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eigenvectors the eigenvalues can easily be found from expression (17.59).

Problem b: Take twice the inner product of (17.59) with the eigenvector v(j) to show

^

that

= v(j) T v(j) :

^ ^ (17.61)

j

Problem c: Use this with expression (17.58) to show that the eigenvalues are given by:

Z

(r) 2x2 y2 z 2 dV

x= ; ;

Z

(r) 2y2 x2 z 2 dV

y= (17.62)

; ;

Z

(r) 2z 2 x2 y2 dV :

=

z ; ;

It will be useful to relate these eigenvalues to the Earth's moments of inertia. The moment

of inertia of the Earth around the z-axis is de ned as:

Z

(r) x2 + y2 dV

C (17.63)

whereas the moment of inertia around the x-axis is de ned as

Z

(r) y2 + z 2 dV :

A (17.64)

By symmetry the moment of inertia around the y-axis is given by the same moment

A. These moments describe the rotational inertia around the coordinate axes as shown

17.7. THE QUADRUPOLE FIELD OF THE EARTH 259

C

z-axis

y-axis

x-axis

A

A

Figure 17.8: De nition of the moments of inertia A and C for an Earth with cylinder

symmetry around the rotation axis.

in gure 17.8. The eigenvalues in (17.62) can be related to these moments of iner-

tia. Because of the assumed axi-symmetric density distribution, the integral of y2 in

(17.62) is equal to the integral of x2 . The eigenvalue x in (17.62) is therefore given by:

R; R;

x = (r) x2 z 2 dV = (r) x2 + y2 y2 z 2 dV = C A.

; ; ; ;

Problem d: Apply a similar treatment to the other eigenvalues to show that:

=C A A)

x= y = (17.65)

z

; ;2(C ;

Problem e: Use these eigenvalues in (17.59) and use (17.56) and expression (3.7) for the

unit vector ^ to show that the quadrupole term of the potential is given by:

r

G

Vqua (r) = 2r3 (C A) 3 cos2 1: (17.66)

; ;

1;

The Legendre polynomial of order 2 is given by: P20 (x) = 2 3x2 1 . The quadrupole

;

term can therefore also be written as:

G

Vqua(r) = r3 (C A) P20 (cos ) : (17.67)

;

The term C A denotes the di erence of the moments of inertia of the Earth around

;

the rotation axis and around an axis through the equator, see gure 17.8. If the Earth

would be a perfect sphere, these moments of inertia would be identical and the quadrupole

term would vanish. However, the rotation of the Earth causes the Earth to bulge at the

equator. This departure from spherical symmetry is responsible for the quadrupole term

in the Earth's potential.

If the Earth would be spherical, the motion of satellites orbiting the Earth would satisfy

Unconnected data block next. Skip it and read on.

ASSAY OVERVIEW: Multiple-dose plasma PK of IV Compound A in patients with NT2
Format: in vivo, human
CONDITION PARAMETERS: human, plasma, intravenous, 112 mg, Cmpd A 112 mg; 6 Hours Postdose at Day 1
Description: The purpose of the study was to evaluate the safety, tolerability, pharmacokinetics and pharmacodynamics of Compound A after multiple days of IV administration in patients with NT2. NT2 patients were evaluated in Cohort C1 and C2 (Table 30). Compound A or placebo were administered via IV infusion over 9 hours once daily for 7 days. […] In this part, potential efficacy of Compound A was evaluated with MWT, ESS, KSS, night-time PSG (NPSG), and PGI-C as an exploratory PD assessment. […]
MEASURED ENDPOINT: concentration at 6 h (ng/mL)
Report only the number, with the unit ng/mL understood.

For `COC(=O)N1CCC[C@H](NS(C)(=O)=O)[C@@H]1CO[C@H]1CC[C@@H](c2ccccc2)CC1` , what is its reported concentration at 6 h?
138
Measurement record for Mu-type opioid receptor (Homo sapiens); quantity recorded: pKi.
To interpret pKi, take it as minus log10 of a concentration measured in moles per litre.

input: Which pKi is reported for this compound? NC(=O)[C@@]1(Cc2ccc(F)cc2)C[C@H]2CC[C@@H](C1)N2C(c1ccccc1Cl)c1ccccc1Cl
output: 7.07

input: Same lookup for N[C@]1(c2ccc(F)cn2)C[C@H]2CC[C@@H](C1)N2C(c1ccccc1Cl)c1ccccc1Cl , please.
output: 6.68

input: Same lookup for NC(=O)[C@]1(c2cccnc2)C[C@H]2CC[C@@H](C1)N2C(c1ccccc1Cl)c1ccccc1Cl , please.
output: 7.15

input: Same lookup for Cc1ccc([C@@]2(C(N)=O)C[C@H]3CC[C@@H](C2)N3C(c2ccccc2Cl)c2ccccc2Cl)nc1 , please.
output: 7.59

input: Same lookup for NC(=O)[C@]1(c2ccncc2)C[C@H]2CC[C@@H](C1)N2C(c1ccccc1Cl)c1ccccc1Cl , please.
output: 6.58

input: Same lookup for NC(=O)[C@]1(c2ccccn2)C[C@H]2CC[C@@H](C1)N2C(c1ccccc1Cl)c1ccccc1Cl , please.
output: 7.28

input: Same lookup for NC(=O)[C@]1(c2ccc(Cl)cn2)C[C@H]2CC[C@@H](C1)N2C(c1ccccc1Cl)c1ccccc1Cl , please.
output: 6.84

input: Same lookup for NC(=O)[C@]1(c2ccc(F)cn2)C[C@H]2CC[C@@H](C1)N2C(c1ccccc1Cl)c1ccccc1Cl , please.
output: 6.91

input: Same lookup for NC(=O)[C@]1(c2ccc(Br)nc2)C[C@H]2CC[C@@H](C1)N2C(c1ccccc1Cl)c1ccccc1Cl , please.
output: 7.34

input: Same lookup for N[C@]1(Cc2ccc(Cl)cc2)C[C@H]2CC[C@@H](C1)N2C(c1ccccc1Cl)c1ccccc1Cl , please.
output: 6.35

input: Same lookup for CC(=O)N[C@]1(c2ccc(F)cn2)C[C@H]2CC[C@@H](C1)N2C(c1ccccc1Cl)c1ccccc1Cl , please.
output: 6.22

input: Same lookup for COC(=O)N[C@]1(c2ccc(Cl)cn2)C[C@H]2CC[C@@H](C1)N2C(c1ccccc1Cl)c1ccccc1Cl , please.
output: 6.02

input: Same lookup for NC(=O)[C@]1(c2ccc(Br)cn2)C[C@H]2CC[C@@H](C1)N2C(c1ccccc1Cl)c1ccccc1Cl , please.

Kepler's laws. The quadrupole term in the potential a ects a measurable deviation of the

trajectories of satellites from the orbits predicted by Kepler's laws. For example, if the

potential is spherically symmetric, a satellite will orbit in a xed plane. The quadrupole

term of the potential causes the plane in which the satellite orbits to precess slightly.

Observations of the orbits of satellites can therefore be used to deduce the departure of

CHAPTER 17. POTENTIAL THEORY

260

the Earth's shape from spherical symmetry 35]. Using these techniques it has been found

that the di erence (C A) in the moments of inertia has the numerical value 58]:

;

J = (C A) = 1:082626 10;3 : (17.68)

;

2 Ma2

In this expression a is the radius of the Earth, and the term Ma2 is a measure of the av-

erage moment of inertia of the Earth. Expression (17.68) states therefore that the relative

departure of the mass distribution of the Earth from spherical symmetry is of the order

10;3 . This e ect is small, but this number carries important information about the dy-

namics of our planet. In fact, the time-derivative J_2 of this quantity has been measured 68]

as well! This quantity is of importance because the rotation rate of the Earth slowly de-

creases because of the braking e ect of the tidal forces. The Earth adjusts its shape to this

deceleration.. The measurement of J_2 therefore provides important information about the

response of the Earth to a time-dependent loading.

17.8 Epilogue, the fth force

Gravity is the force in nature that was understood rst by mankind through the discovery

by Newton of the law of gravitational attraction. The reason the gravitational force was

understood rst is that this force manifests itself in the macroscopic world in the motion

of the sun, moon and planets. Later the electromagnetic force, and the strong and weak

interactions were discovered. This means that presently, four forces are operative in nature.

In the 1980's, geophysical measurements of gravity suggested that the gravitational

eld behaves in a di erent way over geophysical length scales (between meters and kilo-

meters) than over astronomical length scales (>104 km). This has led to the speculation

that this discrepancy was due to a fth force in nature. This speculation and the obser-

vations that fuelled this idea are clearly described by Fishbach and Talmadge 23]. The

central idea is that in Newton's theory of gravity the gravitational potential generated by

a point mass M is given by (17.40):

VN (r) = GM : (17.69)

r ;

The hypothesis of the fth force presumes that a new potential should be added to this

Newtonian potential that is given by

GM e;r= :

V5 (r) = (17.70)

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